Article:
Difference Between an Immunologist & an Oncologist

Aspiring medical doctors have many areas they can consider specializing in. How the careers of immunologists and oncologists compare, including what type of medical issues they treat, is explored further here.

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Comparing Immunologists to Oncologists

Since the human body is complex and there are a wide range of medical conditions people can experience there are many medical doctors who specialize in treating specific illnesses or parts of the body. Immunologists focus on working with allergic reactions and how to treat those reactions. Oncologists spend their career treating patients with cancer.

Job Title Educational Requirements Median Salary (2017)* Job Outlook (2014-2024)**
Immunologists Medical Degree $174,319 (for all allergists-immunologists) 15% (for physicians and surgeons, all other)
Oncologists Medical Degree $250,449 15% (for physicians and surgeons, all other)

Sources: *PayScale, **U.S. Bureau of Labor Statistics

Responsibilities of Immunologists vs. Oncologists

Immunologists and oncologists are both medical doctors, and their work can involve treating patients, reviewing medical data and determining how to treat a patient's condition. Immunologists often spend more of their time focused on research. They help identify the best treatment options for specific allergic reactions through testing and they may also work with patients while performing clinical trials. Oncologists see patients who have cancer. They help determine if the best treatment option for a patient is chemotherapy or another approach, such as surgery. Both immunologists and oncologists need to maintain confidentiality and must keep records of their work.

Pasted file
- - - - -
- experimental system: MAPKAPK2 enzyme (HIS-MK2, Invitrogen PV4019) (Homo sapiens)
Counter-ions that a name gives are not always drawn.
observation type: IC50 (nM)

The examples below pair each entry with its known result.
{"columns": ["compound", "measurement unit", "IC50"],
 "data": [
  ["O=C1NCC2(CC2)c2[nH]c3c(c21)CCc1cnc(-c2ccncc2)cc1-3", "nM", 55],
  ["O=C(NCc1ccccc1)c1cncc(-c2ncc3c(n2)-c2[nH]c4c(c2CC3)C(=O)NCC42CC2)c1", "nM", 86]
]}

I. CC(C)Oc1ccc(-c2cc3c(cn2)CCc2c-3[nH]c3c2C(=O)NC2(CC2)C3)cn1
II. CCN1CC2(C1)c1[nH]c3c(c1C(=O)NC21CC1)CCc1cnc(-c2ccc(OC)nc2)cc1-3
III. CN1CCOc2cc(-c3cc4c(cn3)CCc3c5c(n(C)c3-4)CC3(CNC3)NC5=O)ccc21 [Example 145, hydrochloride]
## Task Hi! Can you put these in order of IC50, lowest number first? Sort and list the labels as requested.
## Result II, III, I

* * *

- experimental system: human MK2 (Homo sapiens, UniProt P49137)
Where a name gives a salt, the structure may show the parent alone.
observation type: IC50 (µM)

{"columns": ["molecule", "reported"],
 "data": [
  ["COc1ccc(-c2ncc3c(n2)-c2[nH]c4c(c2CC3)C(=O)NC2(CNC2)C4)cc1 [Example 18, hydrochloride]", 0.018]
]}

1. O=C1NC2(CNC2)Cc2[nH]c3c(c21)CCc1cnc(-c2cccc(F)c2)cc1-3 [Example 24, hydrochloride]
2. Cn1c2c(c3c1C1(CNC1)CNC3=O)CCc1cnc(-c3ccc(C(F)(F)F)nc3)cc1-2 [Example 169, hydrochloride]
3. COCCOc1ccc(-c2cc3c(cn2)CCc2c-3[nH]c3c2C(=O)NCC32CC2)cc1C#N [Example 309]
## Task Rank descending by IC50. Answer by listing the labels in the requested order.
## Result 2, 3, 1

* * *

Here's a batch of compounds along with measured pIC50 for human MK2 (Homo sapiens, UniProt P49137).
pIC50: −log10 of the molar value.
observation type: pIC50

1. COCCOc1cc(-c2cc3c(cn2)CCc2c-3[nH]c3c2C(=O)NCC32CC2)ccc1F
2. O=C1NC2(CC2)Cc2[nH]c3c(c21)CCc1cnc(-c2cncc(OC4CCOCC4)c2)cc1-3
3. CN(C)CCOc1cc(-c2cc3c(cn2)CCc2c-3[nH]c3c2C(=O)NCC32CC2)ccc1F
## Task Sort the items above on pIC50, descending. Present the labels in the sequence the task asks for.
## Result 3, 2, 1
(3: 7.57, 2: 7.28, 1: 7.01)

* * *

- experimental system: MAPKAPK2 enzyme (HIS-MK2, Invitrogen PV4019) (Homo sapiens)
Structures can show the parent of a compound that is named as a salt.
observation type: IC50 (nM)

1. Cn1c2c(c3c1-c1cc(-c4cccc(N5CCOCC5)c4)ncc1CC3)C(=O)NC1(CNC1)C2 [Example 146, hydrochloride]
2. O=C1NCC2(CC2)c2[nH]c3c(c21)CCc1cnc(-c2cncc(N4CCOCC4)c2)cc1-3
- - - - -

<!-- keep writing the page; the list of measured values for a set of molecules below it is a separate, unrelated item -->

People who suffer from allergic reactions benefit from the medical expertise of immunologists. Immunologists focus on understanding allergic reactions and how to manage or prevent them. They are medical doctors, and must have a medical degree and license. They are also required to complete certification, residency and internship requirements to qualify as a specialist in immunology. Some immunologists work in hospitals while others work in medical offices.

Job responsibilities of an immunologist include:

  • Treating patients
  • Researching medications to treat allergies
  • Testing for allergic reactions
  • Performing clinical trials
  • Ordering medical supplies
  • Documenting their research and test results


Oncologists work with patients who have cancer. They are medical doctors who have specialized in the diagnosis and treatment of cancer, and need a medical degree and license. They are also required to complete fellowship and residency requirements to specialize in oncology. Those who work in medical offices often work regular daytime hours, although oncologists who work in hospitals may also work evenings and weekends. Sensitivity and good communication skills are important, since they often work with patients who are very ill for a long period of time.

Job responsibilities of an oncologist include:

  • Reviewing medical and updating files
  • Assessing and diagnosing patients
  • Ordering medical tests
  • Determining the best treatment options

Related Careers

If immunology sounds like an appealing career, clinical pharmacology may also be appealing because clinical pharmacologists help create drugs to treat medical issues. For those considering a career in oncology, being an anesthesiologist may also be a career option because anesthesiologists help treat patients who are in pain, and may also work with cancer patients.

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